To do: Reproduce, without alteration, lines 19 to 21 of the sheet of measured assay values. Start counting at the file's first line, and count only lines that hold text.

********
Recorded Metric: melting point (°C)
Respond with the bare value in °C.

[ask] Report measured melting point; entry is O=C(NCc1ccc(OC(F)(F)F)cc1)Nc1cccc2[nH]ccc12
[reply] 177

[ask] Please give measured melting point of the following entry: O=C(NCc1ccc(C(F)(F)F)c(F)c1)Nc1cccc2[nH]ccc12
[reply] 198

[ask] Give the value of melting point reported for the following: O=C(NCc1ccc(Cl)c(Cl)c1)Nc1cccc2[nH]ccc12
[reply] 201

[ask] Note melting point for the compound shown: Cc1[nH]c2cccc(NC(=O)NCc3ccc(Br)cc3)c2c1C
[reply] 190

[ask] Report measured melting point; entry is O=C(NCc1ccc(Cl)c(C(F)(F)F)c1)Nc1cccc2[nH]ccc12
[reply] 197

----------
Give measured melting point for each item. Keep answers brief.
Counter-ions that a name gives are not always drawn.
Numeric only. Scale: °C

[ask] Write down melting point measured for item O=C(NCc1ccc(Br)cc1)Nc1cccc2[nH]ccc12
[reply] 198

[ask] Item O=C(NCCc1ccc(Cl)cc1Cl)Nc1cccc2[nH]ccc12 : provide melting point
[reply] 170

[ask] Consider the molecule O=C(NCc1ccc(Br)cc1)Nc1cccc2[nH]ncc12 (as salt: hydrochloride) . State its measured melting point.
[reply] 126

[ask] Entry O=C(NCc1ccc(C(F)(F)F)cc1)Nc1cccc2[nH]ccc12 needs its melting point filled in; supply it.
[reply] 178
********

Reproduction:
[ask] Item O=C(NCCc1ccc(Cl)cc1Cl)Nc1cccc2[nH]ccc12 : provide melting point
[reply] 170

[ask] Consider the molecule O=C(NCc1ccc(Br)cc1)Nc1cccc2[nH]ncc12 (as salt: hydrochloride) . State its measured melting point.